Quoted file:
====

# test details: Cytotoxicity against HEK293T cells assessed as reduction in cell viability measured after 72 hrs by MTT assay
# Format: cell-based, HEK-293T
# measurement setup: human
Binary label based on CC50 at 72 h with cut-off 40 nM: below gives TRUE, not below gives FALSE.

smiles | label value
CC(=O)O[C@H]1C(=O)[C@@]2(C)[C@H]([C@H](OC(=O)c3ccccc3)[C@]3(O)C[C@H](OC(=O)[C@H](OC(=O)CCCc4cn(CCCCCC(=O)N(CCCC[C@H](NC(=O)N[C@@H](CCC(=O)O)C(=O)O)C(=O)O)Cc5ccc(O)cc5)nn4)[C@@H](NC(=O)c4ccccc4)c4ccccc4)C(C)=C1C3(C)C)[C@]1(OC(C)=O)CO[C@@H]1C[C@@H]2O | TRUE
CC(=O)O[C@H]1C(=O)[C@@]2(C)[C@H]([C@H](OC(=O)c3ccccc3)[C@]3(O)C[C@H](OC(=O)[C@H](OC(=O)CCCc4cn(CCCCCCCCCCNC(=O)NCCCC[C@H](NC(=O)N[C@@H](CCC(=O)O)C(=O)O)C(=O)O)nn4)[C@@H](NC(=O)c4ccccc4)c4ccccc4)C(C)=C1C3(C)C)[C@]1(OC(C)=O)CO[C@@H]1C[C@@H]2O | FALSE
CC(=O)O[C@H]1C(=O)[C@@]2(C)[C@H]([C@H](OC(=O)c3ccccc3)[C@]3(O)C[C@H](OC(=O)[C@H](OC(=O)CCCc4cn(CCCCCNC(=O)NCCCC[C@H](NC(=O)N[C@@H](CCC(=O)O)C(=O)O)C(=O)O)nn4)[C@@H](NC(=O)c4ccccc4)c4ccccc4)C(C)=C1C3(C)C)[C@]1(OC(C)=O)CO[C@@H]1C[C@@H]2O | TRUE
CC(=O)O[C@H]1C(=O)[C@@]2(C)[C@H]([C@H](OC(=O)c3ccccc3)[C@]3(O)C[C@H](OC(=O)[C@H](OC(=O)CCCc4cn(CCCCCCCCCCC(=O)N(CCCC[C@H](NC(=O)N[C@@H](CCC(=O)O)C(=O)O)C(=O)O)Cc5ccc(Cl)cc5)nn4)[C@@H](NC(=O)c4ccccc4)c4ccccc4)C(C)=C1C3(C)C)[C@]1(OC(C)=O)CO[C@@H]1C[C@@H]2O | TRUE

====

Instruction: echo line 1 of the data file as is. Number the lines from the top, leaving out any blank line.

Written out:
# test details: Cytotoxicity against HEK293T cells assessed as reduction in cell viability measured after 72 hrs by MTT assay